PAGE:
Wearing sunscreen and protective clothing are great ways to guard against skin cancer – and that’s true even if you have past sun exposure dating back decades.
Dr. Martin Fleming, a surgical oncologist who specializes in treating melanoma at Regional One Health, said protecting your skin and checking for moles are the best way to prevent serious illness.
When skin cancer is caught early, it is usually treatable with a simple outpatient procedure.
These days, most people know that too much sun exposure can increase their risk of melanoma. But what if you grew up in an era when sun protection wasn’t as common?
Martin Fleming, MD, FACS, a surgical oncologist at Regional One Health, said you can still take steps to protect your skin and catch problems early: “Melanoma is preventable, but the problem is the sun you get as a child, teenager or young adult is what often leads to melanoma in your 40s, 50s or 60s.”
Dr. Fleming said it’s never too late to start protecting your skin: “Minimizing sun exposure as you grow up with sunscreens of at least SPF 50 and protective clothing will help prevent melanoma and minimize the risks going forward for folks that have had a lot of sun exposure.”
Dr. Martin Fleming says catching skin cancer early is key to a good outcome. “If you have something you’re concerned about, have it evaluated. The the earlier we find melanoma, the simpler the treatment and the higher the cure rate.”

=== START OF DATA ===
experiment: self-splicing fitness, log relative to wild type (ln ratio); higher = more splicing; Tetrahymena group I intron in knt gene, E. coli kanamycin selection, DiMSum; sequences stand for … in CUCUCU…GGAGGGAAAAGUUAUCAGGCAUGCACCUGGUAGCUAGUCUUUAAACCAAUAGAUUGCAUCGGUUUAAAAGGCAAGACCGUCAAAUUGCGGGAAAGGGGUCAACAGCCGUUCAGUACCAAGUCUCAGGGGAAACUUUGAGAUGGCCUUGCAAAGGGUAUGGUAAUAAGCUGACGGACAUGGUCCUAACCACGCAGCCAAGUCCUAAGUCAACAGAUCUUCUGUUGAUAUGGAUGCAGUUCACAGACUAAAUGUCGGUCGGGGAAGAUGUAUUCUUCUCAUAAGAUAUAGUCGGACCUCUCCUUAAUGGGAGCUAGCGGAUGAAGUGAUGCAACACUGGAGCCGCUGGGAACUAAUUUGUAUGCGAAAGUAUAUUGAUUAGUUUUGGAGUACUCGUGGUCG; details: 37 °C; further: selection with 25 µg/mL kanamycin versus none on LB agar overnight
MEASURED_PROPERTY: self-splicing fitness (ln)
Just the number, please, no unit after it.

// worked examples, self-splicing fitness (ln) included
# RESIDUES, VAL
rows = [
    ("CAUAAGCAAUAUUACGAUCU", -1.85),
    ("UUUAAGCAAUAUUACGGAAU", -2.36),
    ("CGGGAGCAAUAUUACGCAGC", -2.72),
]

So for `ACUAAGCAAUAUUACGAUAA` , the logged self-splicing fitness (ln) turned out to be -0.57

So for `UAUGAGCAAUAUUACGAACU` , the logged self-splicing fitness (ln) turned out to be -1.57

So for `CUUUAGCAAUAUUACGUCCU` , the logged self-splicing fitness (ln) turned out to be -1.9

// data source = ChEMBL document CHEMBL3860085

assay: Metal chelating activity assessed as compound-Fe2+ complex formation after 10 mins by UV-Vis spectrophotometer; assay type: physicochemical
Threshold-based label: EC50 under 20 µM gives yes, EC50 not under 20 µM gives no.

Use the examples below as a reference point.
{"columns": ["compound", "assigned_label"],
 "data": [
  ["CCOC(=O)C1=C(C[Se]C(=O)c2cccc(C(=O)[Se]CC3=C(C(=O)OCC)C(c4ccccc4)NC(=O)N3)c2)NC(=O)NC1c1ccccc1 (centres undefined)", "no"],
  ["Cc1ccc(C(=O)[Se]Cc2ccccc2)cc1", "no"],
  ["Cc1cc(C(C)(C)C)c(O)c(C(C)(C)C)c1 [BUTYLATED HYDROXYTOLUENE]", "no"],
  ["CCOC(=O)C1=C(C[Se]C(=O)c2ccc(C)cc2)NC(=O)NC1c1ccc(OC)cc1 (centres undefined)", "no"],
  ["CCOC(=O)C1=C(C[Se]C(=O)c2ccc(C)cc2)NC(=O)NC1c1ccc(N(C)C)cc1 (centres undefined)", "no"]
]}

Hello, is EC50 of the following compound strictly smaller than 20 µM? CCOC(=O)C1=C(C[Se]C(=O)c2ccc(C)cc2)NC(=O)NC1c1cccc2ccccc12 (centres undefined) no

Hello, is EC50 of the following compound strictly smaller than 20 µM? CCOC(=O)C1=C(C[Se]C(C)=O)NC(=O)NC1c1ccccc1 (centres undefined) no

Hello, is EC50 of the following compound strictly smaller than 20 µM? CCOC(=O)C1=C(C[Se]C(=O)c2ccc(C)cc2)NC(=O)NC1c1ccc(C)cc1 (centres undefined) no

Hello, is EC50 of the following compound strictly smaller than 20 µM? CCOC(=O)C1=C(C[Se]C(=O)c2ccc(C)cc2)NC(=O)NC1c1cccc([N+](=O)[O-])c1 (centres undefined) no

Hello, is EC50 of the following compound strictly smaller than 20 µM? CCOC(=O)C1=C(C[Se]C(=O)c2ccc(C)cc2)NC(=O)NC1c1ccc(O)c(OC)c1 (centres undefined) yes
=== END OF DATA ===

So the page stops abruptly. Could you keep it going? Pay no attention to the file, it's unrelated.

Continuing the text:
The other piece of the puzzle, Dr. Fleming said, is checking your skin. “If we find melanoma early, it’s usually more of a nuisance than a life-threatening problem. It may require a simple outpatient surgery to take care of it, with a 99 percent cure rate.”
He recommends the “ABC” approach to identifying moles that should be checked by a doctor:
- A: Asymmetry, or irregularly shaped rather than round or oval.
- B: Border Irregularity, where the edges feather into the skin.
- C: Color Variation, or brown, blue, pink or red rather than light brown.
- D: Diameter of over 5 millimeters, or about the size of a pencil eraser.
- E: Evolution, or changes like growing quickly, bleeding, itching, etc.
“You can have all of those and still not have a melanoma, but those are hints of a skin lesion that should be evaluated, possibly biopsied or taken off in the office,” Dr. Fleming said.
He noted simple melanomas can be removed with an easy outpatient surgery. “It’s a 30-minute procedure where patients walk in and walk out, and that’s the only treatment you need.”
For deep melanomas, patients have surgery to remove the cancer and may need immunotherapy if the cancer has spread, usually to the lymph nodes. “There is a high cure rate and a low rate of problems and complications from treatment,” Dr. Fleming said. “Immunotherapies cause fewer complications and side effects than chemotherapy.”
Bottom line, all patients can take charge of their skin cancer risk, whether they have a history of sun exposure or not. “Don’t be shy about going to see somebody, whether it’s a dermatologist, primary care doctor or oncologist,” Dr. Fleming said.
“If you have something you’re concerned about, have it evaluated. If you are diagnosed with melanoma, the earlier we find it, the simpler the treatment and the higher the cure rate. We have new, sophisticated treatments, and we do everything possible to get rid of the melanoma and minimize its impact on your life.”
Hear more from Dr. Fleming at www.regionalonehealth.org/podcasts and call 901-515-9595 for an appointment.